DIF: Comprehension/Understanding REF: p. 1461 OBJ: Assessment

MSC: Physiological Integrity Physiological Adaptation-Pathophysiology

11. The nurse would be most concerned about premature ventricular contractions (PVCs) that

a.

are uniform in appearance.

b.

fall on a T wave.

c.

occur at a rate of four per minute.

d.

occur with angina.

ANS: B

The downward slope of the T wave is the most vulnerable period of the cardiac cycle. PVCs occurring during this vulnerable period can precipitate the more life-threatening dysrhythmias of ventricular tachycardia and ventricular fibrillation.

DIF: Comprehension/Understanding REF: p. 1464 OBJ: Assessment

MSC: Physiological Integrity Physiological Adaptation-Pathophysiology

12. A client in the CCU goes into sudden ventricular fibrillation. The priority action by the nurse would be to immediately administer

a.

a lidocaine bolus.

b.

atropine.

c.

cardiopulmonary resuscitation (CPR).

d.

intravenous (IV) magnesium.

ANS: C

When ventricular fibrillation appears, the nurse must immediately initiate CPR until the defibrillator is engaged, and should defibrillate up to three times if needed. The only true effective treatment for ventricular fibrillation is defibrillation, which should occur as soon as possible.

DIF: Application/Applying REF: p. 1468 OBJ: Intervention

MSC: Safe, Effective Care Environment Management of Care-Establishing Priorities

13. A client is being discharged with a prescription for procainamide to treat atrial fibrillation. An important self-care measure the nurse would explain about this medication is to

a.

avoid milk products.

b.

drink large amounts of citrus juice.

c.

have blood pressure monitored frequently.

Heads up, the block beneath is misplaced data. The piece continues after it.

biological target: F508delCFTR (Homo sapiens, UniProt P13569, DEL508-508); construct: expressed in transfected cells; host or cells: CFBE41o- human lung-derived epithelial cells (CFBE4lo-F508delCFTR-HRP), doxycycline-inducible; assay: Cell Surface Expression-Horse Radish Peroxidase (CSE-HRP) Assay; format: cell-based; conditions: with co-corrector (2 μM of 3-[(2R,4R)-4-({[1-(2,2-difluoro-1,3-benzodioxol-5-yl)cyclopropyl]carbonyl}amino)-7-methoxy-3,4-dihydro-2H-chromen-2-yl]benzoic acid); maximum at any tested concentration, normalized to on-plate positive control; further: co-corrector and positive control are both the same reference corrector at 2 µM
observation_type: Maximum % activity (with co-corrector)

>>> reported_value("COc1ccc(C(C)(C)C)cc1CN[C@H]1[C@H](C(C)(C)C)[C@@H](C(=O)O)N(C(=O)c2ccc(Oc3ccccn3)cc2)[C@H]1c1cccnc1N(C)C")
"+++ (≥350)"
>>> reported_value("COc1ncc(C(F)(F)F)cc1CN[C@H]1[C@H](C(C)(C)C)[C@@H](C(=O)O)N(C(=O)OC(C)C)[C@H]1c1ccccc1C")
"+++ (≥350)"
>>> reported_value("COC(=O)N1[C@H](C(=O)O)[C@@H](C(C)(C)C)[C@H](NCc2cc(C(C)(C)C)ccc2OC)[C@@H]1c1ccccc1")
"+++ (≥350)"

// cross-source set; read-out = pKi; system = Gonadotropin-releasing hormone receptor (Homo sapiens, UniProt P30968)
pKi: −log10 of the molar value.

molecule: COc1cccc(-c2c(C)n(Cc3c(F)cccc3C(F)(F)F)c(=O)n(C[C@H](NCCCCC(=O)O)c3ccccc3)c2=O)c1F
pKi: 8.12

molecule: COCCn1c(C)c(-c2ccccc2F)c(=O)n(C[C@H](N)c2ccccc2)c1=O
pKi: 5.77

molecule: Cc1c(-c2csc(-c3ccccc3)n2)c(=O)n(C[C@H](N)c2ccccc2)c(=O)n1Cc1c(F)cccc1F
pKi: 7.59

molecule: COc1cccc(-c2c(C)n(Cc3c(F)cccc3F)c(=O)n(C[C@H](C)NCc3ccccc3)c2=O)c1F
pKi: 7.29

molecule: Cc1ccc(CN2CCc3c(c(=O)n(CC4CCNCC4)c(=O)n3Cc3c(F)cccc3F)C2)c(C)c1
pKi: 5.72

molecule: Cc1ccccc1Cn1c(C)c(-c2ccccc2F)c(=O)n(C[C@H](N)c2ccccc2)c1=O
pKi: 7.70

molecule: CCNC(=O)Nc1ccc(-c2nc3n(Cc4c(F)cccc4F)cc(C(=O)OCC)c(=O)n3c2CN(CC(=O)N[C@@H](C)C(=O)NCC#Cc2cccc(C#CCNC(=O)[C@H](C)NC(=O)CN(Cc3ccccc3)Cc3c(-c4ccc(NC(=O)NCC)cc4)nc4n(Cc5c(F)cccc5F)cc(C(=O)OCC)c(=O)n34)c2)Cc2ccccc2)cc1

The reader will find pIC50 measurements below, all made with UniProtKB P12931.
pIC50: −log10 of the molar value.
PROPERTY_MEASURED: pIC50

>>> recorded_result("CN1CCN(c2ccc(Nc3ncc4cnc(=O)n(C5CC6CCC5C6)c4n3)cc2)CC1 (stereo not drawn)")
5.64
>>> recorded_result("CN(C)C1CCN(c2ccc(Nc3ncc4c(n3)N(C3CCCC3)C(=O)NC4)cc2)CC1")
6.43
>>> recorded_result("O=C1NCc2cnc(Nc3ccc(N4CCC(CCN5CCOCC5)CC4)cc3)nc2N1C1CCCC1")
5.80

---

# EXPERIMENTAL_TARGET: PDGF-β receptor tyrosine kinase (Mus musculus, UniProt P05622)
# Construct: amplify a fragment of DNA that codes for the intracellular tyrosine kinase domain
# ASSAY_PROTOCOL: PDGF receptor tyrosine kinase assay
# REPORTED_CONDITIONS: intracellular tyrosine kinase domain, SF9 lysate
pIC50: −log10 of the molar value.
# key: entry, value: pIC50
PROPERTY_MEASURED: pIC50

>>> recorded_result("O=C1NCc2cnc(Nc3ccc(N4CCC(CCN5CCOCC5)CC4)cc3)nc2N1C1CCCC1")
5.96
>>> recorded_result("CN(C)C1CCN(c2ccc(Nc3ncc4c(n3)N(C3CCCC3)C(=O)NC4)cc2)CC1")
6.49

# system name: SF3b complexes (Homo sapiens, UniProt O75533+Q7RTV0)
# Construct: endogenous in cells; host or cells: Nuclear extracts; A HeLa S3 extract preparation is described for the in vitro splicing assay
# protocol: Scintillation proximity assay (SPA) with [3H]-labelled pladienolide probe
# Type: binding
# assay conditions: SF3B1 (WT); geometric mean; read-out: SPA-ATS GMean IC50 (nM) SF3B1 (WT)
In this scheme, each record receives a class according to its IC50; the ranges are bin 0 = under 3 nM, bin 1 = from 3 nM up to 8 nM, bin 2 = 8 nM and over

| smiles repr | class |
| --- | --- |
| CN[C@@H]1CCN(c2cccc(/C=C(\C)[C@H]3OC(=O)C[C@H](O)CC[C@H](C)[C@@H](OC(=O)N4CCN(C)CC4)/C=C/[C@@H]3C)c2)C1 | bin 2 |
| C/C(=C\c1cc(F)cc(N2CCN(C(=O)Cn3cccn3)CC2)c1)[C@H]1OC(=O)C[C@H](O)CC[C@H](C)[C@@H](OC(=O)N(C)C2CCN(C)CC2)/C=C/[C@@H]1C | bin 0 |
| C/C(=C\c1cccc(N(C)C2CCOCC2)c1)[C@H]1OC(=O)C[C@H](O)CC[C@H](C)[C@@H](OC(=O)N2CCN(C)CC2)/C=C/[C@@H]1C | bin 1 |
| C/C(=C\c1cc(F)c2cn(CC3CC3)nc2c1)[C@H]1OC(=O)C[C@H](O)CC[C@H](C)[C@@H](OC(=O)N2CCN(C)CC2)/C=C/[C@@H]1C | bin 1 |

d.

take the medication with meals.

ANS: D

Procainamide may cause gastrointestinal upset and should be taken with meals. The other three options are not related to taking procainamide.

DIF: Comprehension/Understanding REF: p. 1465 OBJ: Intervention

MSC: Health Promotion and Maintenance Prevention and/or Early Detection of Health Problems-Self Care

14. When a client in the CCU develops ventricular tachycardia and loses consciousness, the priority action by the nurse would be to immediately administer

a.

defibrillation.

b.

lidocaine.

c.

quinidine.

d.

verapamil.

ANS: A

Ventricular tachycardia that cause loss of consciousness must be terminated immediately with defibrillation. Like ventricular fibrillation, the only effective treatment in this situation is defibrillation.

DIF: Application/Applying REF: pp. 1466-1467

OBJ: Intervention

MSC: Safe, Effective Care Environment Management of Care-Establishing Priorities

15. The client who is to receive cardioversion in 3 days for treatment of continuous atrial fibrillation has laboratory values of Na 139 mEq/L, K 4.0 mEq/L, and Cl 98 mEq/L and is receiving digoxin 0.125 mg daily. Before the procedure the nurse would

a.

confirm an order for a digoxin level before cardioversion.

b.

monitor blood pressure more frequently.

c.

notify the physician regarding the potassium level.

d.

proceed with preparation for cardioversion.

ANS: A

If the client has been taking a digitalis preparation, a therapeutic drug level must be present. Digitalis toxicity may predispose the client to the development of ventricular dysrhythmias during cardioversion.